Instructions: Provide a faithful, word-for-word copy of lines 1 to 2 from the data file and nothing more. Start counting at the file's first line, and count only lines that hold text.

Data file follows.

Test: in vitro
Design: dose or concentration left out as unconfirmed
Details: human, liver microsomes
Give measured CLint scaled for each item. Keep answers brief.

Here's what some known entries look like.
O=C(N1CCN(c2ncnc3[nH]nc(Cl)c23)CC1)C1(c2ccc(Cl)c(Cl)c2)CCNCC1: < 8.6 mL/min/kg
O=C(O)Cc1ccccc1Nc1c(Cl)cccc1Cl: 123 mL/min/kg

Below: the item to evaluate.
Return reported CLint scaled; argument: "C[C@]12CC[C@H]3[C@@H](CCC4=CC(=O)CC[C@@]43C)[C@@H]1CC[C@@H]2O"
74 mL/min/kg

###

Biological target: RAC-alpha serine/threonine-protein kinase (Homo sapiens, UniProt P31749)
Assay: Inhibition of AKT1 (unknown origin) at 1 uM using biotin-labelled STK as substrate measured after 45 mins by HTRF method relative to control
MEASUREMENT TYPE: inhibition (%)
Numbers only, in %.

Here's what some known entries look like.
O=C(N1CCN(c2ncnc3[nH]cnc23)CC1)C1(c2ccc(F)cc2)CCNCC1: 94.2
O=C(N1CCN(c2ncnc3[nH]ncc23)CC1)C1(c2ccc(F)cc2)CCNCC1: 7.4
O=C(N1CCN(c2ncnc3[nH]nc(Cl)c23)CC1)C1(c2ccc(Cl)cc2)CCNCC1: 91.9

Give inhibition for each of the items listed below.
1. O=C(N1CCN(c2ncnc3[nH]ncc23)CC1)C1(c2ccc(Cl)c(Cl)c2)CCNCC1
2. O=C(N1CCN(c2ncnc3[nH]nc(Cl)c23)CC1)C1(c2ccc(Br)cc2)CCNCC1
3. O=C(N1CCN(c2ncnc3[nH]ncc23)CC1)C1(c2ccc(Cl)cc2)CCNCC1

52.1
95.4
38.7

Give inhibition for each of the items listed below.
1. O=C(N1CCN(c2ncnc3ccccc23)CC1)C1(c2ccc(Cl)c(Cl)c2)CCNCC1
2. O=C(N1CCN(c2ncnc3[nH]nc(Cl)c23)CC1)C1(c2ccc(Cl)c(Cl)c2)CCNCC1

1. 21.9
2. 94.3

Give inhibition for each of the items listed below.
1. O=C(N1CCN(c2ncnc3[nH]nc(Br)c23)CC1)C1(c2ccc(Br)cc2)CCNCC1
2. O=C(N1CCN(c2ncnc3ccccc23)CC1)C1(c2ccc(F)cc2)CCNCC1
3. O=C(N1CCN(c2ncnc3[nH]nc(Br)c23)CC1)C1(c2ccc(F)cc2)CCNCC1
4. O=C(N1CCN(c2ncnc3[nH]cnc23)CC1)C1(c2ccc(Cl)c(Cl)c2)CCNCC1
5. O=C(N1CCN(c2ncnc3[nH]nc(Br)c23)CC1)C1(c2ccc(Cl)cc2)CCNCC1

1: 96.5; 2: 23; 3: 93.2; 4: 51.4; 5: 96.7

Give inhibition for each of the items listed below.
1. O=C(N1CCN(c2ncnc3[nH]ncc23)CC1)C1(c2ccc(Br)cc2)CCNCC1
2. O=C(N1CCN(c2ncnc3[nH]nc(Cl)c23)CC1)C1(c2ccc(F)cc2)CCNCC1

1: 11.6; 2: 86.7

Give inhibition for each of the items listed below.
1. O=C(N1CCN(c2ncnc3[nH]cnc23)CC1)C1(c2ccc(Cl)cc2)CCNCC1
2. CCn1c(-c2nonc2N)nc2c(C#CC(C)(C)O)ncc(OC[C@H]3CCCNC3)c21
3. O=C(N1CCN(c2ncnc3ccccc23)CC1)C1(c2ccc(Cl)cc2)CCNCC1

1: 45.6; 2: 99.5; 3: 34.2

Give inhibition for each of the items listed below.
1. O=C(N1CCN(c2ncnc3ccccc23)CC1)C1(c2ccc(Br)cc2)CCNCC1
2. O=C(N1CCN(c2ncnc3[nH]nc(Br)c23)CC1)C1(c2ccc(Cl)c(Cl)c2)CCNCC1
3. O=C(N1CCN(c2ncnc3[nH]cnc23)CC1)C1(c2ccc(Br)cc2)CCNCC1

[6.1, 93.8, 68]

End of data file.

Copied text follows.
Test: in vitro
Design: dose or concentration left out as unconfirmed